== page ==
KOLAGOTLA:
Start with simple stretches; also have her participate in activities around the house -- helping you with chores. Make it fun! Most children can walk, so short walks are a good start. Gardening or going out and picking flowers, things that focus on activity.

MEMBER QUESTION:
Is 1 to 2 pounds a week a realistic goal for weight loss in a child, as it is in adults?

KOLAGOTLA:
We don't focus on weight loss goals for children. The goals are to increase active behaviors and decrease unhealthy behaviors, and to make healthy choices when it comes to nutrition.

MODERATOR:
Does it help to teach a school-aged child how to read food labels?

KOLAGOTLA:
It depends on the child's maturity. It's better for them to learn to choose the low-fat yogurt rather than figuring out how much fat is in the other brand, for example. For older children it's beneficial for them to realize what they're eating, especially the teenagers. Helping them understand how much fat they should be taking in, or pointing out the things they should be eating would be helpful.

MEMBER QUESTION:
What's the right age to switch from whole milk to skim?

KOLAGOTLA:
Children under the age of 2 require whole milk for brain development, but children above age 2 can switch to skim or low-fat milk.

MODERATOR:
What are some other switches we can make for the entire family that will help an overweight child?

KOLAGOTLA:
A few things:

  • Switch to oils such as olive or safflower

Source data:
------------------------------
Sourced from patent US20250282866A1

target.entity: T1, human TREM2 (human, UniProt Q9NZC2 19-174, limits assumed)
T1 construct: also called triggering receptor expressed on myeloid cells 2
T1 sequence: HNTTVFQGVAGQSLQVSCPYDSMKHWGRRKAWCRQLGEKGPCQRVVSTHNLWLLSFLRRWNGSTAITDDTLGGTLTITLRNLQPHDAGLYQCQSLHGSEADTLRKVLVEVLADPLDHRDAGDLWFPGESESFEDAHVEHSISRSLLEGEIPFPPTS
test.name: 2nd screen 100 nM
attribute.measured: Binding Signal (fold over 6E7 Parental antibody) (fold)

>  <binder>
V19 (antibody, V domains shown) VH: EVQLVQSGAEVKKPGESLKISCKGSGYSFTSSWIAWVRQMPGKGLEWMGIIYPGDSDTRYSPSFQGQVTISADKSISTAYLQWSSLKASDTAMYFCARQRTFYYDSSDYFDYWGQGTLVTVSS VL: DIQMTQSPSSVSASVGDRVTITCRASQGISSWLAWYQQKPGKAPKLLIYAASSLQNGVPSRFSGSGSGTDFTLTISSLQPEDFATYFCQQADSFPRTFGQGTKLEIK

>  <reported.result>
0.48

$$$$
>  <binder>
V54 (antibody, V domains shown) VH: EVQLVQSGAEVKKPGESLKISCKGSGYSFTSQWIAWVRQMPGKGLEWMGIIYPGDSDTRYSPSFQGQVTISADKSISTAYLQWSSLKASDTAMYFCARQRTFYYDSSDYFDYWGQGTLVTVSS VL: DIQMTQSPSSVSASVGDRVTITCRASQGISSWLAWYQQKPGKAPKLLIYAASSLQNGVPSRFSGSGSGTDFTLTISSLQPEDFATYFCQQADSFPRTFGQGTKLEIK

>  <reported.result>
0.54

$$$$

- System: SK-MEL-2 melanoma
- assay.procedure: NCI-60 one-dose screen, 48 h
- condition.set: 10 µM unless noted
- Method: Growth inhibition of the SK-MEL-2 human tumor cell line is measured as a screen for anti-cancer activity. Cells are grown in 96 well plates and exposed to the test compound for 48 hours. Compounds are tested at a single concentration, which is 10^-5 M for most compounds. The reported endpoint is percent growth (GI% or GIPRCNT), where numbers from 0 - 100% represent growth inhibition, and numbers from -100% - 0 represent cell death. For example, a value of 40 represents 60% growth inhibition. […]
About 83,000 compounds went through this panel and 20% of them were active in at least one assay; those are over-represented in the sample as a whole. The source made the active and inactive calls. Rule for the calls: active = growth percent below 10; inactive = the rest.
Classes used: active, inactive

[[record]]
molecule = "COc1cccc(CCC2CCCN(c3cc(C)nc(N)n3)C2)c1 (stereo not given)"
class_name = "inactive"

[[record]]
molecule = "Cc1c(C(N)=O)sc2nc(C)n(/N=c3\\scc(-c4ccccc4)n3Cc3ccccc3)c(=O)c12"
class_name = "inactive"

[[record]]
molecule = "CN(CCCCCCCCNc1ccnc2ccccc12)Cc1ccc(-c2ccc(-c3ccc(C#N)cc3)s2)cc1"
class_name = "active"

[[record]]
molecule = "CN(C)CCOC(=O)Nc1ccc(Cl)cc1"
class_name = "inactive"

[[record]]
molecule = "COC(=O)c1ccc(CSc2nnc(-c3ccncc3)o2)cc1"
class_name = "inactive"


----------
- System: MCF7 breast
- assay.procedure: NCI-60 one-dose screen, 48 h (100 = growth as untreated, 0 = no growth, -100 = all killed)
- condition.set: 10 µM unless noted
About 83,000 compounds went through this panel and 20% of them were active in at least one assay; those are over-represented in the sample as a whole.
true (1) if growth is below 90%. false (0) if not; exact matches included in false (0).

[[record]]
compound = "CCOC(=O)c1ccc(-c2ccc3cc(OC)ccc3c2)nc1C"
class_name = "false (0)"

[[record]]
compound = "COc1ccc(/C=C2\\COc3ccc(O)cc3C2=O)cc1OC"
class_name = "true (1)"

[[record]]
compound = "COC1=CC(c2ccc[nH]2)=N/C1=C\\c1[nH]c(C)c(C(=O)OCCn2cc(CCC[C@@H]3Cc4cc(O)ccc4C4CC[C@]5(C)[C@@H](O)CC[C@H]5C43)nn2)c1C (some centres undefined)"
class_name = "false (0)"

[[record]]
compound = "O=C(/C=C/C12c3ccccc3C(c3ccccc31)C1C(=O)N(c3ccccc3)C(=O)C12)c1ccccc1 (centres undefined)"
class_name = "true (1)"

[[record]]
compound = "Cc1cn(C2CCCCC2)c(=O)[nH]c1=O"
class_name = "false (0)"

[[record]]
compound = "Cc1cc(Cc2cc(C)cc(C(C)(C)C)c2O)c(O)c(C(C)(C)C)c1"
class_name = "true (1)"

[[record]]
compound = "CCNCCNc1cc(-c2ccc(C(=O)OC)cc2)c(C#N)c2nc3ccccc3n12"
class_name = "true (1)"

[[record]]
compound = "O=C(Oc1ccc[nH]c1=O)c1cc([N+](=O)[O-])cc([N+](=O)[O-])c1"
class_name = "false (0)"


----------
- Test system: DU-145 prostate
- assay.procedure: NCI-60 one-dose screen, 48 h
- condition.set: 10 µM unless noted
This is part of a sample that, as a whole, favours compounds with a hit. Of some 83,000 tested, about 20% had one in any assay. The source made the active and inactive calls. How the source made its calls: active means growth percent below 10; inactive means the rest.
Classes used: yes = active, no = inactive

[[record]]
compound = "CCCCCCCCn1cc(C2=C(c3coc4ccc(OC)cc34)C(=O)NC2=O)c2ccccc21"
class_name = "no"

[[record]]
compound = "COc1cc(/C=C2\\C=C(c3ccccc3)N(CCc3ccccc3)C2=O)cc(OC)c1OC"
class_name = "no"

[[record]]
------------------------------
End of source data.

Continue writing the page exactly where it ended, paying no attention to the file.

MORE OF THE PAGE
• Cook more healthfully, grilling meat, for example
  • Decrease sodium in the diet (you can do this by using fresh or frozen vegetables rather than canned)
  • Buy carbohydrates that are whole-grain

MODERATOR:
What about soda pop? Should it be banned from the home?

KOLAGOTLA:
I believe so. It provides very little nutrition and can add a lot of calories. Oftentimes calories from drinks simply are added on to what we eat, they don't fill us up enough that we're not limiting our intake of other foods. Children should drink water, not enough do. Instead they're exposed to drinks high in sugar, such as juice and soda.

MEMBER QUESTION:
I like to give my kids a drink that's about 90% water, with a splash of juice to give it some flavor. They are much more willing to drink that than plain water. Is this a good compromise?

KOLAGOTLA:
An excellent compromise. In fact, older teenagers who I see in clinic, who absolutely can't live with soda, find that diet soda is a good compromise as long as it's caffeine free (because caffeine can be associated with loss of calcium).

MODERATOR:
What about special occasions? Birthday parties? Halloween? If we don't treat food as a reward, how do we handle the foods that are associated with special occasions?